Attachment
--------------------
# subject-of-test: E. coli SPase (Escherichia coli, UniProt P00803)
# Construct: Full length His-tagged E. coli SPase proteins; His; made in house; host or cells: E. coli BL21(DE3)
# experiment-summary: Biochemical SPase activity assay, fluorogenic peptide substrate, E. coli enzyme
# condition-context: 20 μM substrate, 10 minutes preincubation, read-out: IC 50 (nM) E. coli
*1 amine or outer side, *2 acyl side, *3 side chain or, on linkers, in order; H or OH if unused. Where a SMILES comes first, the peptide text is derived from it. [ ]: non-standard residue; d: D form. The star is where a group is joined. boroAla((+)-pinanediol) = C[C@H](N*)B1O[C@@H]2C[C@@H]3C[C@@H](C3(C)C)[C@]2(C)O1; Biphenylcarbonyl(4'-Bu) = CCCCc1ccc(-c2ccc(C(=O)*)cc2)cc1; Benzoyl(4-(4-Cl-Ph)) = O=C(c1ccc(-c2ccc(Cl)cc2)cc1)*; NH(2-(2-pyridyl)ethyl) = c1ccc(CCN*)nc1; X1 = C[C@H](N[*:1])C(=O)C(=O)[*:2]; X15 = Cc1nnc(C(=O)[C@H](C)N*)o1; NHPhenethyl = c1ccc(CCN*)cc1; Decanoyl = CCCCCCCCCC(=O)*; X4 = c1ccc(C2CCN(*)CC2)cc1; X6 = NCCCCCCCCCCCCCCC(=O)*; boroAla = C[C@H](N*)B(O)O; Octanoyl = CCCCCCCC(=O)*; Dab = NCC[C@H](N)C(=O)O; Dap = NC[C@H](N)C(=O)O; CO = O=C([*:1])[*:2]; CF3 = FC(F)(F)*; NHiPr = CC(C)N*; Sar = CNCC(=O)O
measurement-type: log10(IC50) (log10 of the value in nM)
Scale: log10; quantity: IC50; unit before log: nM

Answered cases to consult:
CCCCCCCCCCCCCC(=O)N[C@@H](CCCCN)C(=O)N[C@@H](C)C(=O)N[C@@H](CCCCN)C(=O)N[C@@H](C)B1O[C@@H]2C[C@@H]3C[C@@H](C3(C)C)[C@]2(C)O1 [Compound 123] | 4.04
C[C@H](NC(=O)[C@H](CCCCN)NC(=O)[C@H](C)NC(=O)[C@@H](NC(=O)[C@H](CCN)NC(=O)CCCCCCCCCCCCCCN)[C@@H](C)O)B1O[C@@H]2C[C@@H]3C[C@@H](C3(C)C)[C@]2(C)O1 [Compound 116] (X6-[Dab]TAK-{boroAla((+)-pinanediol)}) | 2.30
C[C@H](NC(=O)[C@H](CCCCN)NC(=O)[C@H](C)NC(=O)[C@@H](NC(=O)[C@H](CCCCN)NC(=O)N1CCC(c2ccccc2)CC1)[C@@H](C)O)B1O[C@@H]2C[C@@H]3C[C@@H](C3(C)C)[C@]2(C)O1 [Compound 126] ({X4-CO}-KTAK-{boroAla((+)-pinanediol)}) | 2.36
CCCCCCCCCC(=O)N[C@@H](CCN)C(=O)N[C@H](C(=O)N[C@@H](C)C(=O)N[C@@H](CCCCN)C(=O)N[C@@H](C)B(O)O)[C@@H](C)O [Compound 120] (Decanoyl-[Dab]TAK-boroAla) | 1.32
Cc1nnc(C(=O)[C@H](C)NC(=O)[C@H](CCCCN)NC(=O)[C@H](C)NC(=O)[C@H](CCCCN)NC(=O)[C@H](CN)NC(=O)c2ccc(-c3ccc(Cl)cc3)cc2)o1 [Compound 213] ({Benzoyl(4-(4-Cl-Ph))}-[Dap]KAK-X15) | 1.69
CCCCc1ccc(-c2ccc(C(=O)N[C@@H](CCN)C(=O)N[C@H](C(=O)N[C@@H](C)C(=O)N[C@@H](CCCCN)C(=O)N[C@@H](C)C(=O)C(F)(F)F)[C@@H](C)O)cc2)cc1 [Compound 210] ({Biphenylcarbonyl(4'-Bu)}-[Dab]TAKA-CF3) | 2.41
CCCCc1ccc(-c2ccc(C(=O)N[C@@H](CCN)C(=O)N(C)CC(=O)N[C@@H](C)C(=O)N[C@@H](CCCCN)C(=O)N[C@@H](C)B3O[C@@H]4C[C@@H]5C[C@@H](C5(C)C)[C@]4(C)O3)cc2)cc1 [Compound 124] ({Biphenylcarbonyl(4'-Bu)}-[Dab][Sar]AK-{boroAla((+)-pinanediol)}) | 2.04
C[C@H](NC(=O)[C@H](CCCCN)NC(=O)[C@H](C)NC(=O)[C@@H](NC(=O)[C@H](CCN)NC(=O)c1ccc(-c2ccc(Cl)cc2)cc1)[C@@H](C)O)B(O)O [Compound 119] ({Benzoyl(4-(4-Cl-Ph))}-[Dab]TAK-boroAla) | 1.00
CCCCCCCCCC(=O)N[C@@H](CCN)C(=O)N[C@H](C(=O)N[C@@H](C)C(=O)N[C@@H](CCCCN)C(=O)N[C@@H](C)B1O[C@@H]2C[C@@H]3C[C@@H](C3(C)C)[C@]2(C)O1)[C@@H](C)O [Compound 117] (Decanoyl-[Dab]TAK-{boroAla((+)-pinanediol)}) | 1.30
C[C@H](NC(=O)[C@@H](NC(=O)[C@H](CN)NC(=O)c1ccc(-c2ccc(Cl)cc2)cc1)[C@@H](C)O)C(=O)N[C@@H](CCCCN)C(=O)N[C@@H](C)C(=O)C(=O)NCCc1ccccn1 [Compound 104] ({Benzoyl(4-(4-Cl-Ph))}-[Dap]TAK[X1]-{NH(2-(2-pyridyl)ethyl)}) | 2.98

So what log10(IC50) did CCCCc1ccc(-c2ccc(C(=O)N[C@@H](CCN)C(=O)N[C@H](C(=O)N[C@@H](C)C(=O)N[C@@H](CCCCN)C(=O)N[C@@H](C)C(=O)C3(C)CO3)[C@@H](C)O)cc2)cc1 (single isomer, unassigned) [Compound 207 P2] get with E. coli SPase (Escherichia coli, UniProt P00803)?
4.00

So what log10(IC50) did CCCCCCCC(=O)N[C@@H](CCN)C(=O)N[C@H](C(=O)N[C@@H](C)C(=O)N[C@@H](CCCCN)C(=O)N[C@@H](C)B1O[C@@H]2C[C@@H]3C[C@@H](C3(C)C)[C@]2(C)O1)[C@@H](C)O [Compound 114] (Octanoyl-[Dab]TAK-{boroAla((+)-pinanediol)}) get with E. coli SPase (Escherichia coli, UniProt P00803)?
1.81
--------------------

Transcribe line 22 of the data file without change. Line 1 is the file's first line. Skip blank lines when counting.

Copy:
1.81